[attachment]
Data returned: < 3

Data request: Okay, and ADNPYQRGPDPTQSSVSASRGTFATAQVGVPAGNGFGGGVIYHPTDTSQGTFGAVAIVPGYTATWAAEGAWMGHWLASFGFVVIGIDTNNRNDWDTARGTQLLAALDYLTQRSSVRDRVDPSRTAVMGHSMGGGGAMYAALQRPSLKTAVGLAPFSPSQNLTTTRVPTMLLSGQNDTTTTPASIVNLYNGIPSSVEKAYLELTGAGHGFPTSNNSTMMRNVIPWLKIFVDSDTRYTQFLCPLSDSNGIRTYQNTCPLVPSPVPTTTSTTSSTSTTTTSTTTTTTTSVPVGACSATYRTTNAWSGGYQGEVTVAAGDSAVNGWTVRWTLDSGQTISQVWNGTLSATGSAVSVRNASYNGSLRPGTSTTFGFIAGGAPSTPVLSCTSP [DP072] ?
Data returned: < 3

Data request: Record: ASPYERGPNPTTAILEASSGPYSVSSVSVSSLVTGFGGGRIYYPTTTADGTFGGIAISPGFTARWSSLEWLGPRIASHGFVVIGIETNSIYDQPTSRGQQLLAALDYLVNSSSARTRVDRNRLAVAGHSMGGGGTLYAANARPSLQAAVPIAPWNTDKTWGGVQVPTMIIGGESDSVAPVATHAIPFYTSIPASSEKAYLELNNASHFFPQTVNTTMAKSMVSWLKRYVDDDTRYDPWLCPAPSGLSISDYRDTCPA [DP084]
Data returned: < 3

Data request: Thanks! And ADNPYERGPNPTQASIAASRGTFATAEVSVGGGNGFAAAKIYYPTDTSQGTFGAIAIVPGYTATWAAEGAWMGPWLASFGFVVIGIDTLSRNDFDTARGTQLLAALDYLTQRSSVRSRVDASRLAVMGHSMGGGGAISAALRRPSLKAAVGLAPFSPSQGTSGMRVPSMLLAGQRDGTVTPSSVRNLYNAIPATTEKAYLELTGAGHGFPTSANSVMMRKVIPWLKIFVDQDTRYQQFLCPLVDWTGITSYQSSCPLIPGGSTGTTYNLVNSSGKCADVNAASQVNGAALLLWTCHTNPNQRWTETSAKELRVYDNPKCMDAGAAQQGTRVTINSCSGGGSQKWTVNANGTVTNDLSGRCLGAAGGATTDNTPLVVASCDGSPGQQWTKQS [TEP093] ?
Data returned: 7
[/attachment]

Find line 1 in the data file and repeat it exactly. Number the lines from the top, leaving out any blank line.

Data returned: < 3